The inflation-output trade-off: Is the Phillips Curve symmetric? A policy lesson from New Zealand
New Zealand data show that the inflation-output relationship is asymmetric. This asymmetry implies that positive demand shocks tend to increase inflation by more than negative demand shocks of similar magnitudes reduce it. An important implication of this asymmetry is that a monetary authority with the objective of maintaining the inflation rate within a narrow band needs to react more promptly to demand shocks than otherwise be necessary. Alternatively, policy that is slow to respond to demand disturbances will result in higher inflation, and greater losses of output than would be the case with a linear Phillips curve.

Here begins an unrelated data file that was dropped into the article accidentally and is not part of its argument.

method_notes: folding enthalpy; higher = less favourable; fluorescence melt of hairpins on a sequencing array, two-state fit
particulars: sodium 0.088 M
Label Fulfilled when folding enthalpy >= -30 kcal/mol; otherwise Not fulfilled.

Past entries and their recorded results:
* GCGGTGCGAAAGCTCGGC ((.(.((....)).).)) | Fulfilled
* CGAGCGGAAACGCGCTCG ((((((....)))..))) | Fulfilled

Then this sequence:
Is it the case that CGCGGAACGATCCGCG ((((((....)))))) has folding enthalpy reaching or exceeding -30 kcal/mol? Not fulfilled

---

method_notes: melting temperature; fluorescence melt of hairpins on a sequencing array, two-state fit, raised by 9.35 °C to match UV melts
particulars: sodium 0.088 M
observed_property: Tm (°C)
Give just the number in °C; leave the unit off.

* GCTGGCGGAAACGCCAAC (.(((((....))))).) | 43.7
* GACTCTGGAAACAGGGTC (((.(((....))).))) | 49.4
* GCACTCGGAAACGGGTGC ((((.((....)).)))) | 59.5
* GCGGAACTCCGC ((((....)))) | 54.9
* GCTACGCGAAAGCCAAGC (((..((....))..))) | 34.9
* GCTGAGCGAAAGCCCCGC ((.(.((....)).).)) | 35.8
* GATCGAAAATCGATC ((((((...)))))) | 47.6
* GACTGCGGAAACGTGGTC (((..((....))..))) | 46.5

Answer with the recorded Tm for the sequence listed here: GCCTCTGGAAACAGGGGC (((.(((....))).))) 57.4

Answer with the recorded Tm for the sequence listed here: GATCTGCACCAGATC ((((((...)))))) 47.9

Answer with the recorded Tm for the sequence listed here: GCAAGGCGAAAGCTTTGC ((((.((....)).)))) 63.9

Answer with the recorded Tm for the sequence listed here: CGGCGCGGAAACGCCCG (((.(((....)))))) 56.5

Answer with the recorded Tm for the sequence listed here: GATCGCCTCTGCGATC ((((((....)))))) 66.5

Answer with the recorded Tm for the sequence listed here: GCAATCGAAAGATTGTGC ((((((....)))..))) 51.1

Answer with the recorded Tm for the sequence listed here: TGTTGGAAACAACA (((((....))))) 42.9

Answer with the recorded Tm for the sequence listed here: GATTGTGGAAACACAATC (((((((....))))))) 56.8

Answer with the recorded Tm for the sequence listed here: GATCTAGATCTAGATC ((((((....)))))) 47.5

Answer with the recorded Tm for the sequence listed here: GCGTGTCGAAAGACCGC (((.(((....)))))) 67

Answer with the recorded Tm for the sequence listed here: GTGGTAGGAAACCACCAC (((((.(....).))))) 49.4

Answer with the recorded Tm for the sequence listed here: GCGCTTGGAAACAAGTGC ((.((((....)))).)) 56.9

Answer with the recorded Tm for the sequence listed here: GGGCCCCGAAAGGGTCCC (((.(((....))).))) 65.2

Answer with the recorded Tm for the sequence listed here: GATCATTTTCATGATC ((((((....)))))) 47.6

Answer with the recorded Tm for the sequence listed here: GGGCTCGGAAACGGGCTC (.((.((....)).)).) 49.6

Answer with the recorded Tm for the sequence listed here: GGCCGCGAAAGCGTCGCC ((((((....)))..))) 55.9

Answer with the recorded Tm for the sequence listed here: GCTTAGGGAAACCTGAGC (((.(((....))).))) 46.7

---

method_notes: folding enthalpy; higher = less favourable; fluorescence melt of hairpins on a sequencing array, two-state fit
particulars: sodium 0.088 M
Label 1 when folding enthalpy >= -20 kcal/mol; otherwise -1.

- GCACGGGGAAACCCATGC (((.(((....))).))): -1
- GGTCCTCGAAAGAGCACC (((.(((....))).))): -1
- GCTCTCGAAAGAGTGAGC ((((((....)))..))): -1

|Date of creation:||Jan 1997|
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